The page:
Category Archives: Career Management

Let Them Eat Cake With Co-op CPO

“Procurement talks too much about procurement. You don’t tell them what the recipe is. You just show them what the cake is going to look like!” 

YuanDen/Shutterstock.com

Career Boot Camp 2017 launches on 4th September, featuring podcasts  with 5 global CPOs. Sign up here (It’s FREE!) 

Rigid processes can inhibit procurement’s ability to advance efficiently but there are ways to prevent them from getting in your way.  Fabienne Lesbros, CPO The Co-operative Group,  has some welcome advice on the subject, advising procurement pros to quit with the procurement jargon and cut to the chase!

And, if you’ve ever assumed that today’s CPO’s followed a clear and well-crafted career plan, think again! Fabienne explains how her ascent to the top went a little differently in today’s Career Boot Camp podcast!

Five days, five CPOs, five fifteen-minute podcasts to help you upgrade your procurement career. 

Featuring tips and guidance from the best in the business, each of our  CPOs will dedicate their week to coaching you on becoming the best procurement leader you can be!

On Day 4 of Career Boot Camp we hear from The Co-operative Group’s CPO, Fabienne Lesbros.

Need a little convinving before you sign up? Check out our teaser trailer below to hear what Fabienne had to say in reponse to our quick-fire questions.

Let Them Eat Cake!

We were interested to find out how Fabienne manages the restrictions of rigid processes. How can procurement pros prevent them from getting in the way and slowing the team’s agility?

“I would say think about the process that you use normally, what’s your best-in-class way of doing it? And then think about, Well actually what do I need? What’s the 80:20? What makes sense from a commercial point of view and what would make sense in that business particular case?  Cut to the chase, and get to the same results, because I’ve seen too many times teams taking months. They could have done it in two weeks. So it’s doing this 80:20 pragmatism. And also never talking to a budget-holder about the process, because that is the best way to set him off!

“A salesperson doesnt tell you his sales technique he just sells you the stuff. Procurement talks too much about procurement; you have to give them the cake. You don’t tell them what the recipe is. You just show them what the cake is going to look like!”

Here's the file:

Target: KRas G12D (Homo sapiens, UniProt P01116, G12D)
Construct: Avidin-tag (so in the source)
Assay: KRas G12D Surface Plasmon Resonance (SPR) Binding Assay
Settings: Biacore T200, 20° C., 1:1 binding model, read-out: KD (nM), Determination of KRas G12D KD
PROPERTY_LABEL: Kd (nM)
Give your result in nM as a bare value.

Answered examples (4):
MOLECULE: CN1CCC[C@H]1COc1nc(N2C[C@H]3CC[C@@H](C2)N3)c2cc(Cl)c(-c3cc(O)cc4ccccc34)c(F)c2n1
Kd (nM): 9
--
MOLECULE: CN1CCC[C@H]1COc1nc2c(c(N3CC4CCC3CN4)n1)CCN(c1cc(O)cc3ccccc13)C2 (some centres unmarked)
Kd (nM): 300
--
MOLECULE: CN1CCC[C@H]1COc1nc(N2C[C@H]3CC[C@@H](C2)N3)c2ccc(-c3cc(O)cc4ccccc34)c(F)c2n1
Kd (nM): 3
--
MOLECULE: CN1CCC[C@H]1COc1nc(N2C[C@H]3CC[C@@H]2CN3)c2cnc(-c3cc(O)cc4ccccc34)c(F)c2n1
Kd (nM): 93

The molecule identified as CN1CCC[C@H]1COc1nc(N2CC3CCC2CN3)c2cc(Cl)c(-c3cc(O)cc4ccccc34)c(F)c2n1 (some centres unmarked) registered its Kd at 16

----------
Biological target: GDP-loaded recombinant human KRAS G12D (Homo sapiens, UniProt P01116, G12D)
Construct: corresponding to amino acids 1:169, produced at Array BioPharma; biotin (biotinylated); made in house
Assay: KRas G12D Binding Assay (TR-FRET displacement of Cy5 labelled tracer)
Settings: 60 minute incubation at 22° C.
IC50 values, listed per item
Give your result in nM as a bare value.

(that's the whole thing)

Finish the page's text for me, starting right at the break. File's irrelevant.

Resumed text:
Losing the procurement jargon!

Continuous development is key for procurement professionals. What key skills does Fabienne recommend procurement focus on to help the function’s evolution?

“I think the technical skills are a given. But I think what’s missing a lot of the time with procurement people is the communication skill. People do not know not understand that they shouldn’t be talking about procurement, number one!

“Bring it back to a business conversation. No one really understands what procurement does. We are already in the position where it’s tougher, so you have to really work on that. You cannot wing it in meetings.

“I see too many people coming in, they haven’t prepared, they start to mumble and that’s it – you’ve lost your audience. You have to be precise, relevant, prepared and you have to add value.

So ask yourself, “Does this conversation add value? What do I want from it? What do I want that stakeholders should get from it as well?

“I think  procurement professionals don’t communicate well enough and this is why they don’t sell themselves enough either, because we do not sell ourselves or sell our successes in the same way that sales or marketing would. It’s very natural to them, they don’t even realise they’re doing it. But everybody knows about their existence in the company. No one ever knows about the system in procurement, because no one knows how to communicate it properly.

In short, Fabienne advises that we quit with all the procurement jargon. “That is where you lose your audience totally, because they won’t understand it.”

Listen to Fabienne’s full podcast when you sign up to Procurious. Career Boot Camp 2017 launches on 4th September, featuring podcasts with 5 global CPOs. Sign up here (It’s FREE!) 

Already a member of Procurious? You’re automatically enrolled for Career Boot Camp! Click here to listen to Fabienne’s podcast in full.

Crank It Up A Notch With AstraZeneca’s CPO

You don’t always have to reach for the stars in procurement! Sometimes it’s ok to crank it up one notch at a time. AstraZeneca CPO, Dapo Ajayi, explains why. 

Ruslan Kim Studio/Shutterstock.com

Career Boot Camp 2017 launches on 4th September, featuring podcasts  with 5 global CPOs. Sign up here (It’s FREE!) 

We’d never say it’s a bad thing for procurement pros to forever shoot for the stars. Especially when it comes to innovating with suppliers. But don’t be underestimating those smaller successes and achievements!